(“I’ll ask you one final time, Ashlee, HAVE. YOU. MOVED. TO METRO?” Photo via Getty.) 

Perhaps the biggest problem with the UFC’s current expansion rate — you know, other than the watered-down cards, the recycled marketing gimmicks, and the spreading of those watered-down cards across 5 different platforms — is how often their “event a week” schedule almost inherently undermines the legitimacy of their product. With so many cards to fill a year, the UFC needs every last fighter on their roster to stay healthy in order to keep things afloat, and when a fighter inevitably gets injured, the promotion is forced to hire an outside gun — often on short notice — whom they expect to not only make weight and put on a show, but do so without any…how do I put this…”help.” All for a glorious 8k/8k paycheck if they’re lucky.

Case in point: Ashlee Evans-Smith, who was called up to the UFC on less than a month’s notice to face Raquel Pennington at UFC 181 after Holly Holm went down with an injury. Having not fought since July, the task of making weight in such a short time would be a difficult one for Smith (especially if she wasn’t training), but a concern worth turning down the biggest fight of her young career? NOT UNLESS YOU’RE LOOKING TO GET BLACKBALLED, SWEETHEART.

So Evans-Smith accepted the fight and was able to make weight for her debut (which sadly ended in heartbreak/near decapitation), but surprise surprise, it looks like she might have needed a little of the aforementioned help in order to do so…

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Quote of the Day: Wanderlei Silva Honest-to-God Thinks He’ll Be Fighting in Two Months


(“350 bucks?! These supplements were only 315 last week, you snake in the grass!”)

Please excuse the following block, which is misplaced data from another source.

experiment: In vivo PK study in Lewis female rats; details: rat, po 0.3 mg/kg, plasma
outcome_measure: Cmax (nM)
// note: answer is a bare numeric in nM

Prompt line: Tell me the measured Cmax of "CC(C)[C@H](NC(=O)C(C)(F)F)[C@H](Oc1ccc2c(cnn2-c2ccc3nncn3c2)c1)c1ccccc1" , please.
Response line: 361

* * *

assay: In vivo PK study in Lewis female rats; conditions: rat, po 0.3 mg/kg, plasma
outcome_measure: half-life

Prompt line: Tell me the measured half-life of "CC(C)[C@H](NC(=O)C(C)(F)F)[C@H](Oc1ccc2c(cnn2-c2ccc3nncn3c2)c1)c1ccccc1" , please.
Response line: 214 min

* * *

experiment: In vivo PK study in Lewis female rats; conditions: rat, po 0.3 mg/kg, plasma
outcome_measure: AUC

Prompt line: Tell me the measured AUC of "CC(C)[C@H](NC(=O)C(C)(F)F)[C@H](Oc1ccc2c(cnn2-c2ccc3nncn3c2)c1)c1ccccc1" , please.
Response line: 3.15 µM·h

In news that is gonna blow your mind right through the back of your skull, Wanderlei Silva is once again talking absolute nonsense about the future of his MMA career.

If you’ve forgotten or simply don’t care anymore, Silva is still awaiting his official punishment from the Nevada State Athletic Commission for skipping out on his random drug test prior to UFC 175, which he claimed he didn’t do, then claimed he did do but only because he was on diuretics. While Dana White assured us that he would be “buried” for his insolence, Silva recently popped out of the hole he’s been presumably living in for the past month to ensure us that everything is hunky-dory (via Tatame/Bleacher Report):

Life is great. I’m training well. I did a test on my own in Brazil, on June 6, to see if the corticoid and the diuretic were already out of my body. I also tested my testosterone levels. At my age, the level is 180, and I’m at 160. I’m totally clean and cleared to fight as soon as possible. I’m just waiting for the UFC to tell me a date and local. In two months, I will be ready to fight.

Maybe it’s just me, but I’d have a lot more faith in Wandy’s words had they been shouted at me in a basement while bro-rock blared in the background.

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And Now He’s Suspended: Louis Gaudinot Suspended Six Months After Failed Drug Test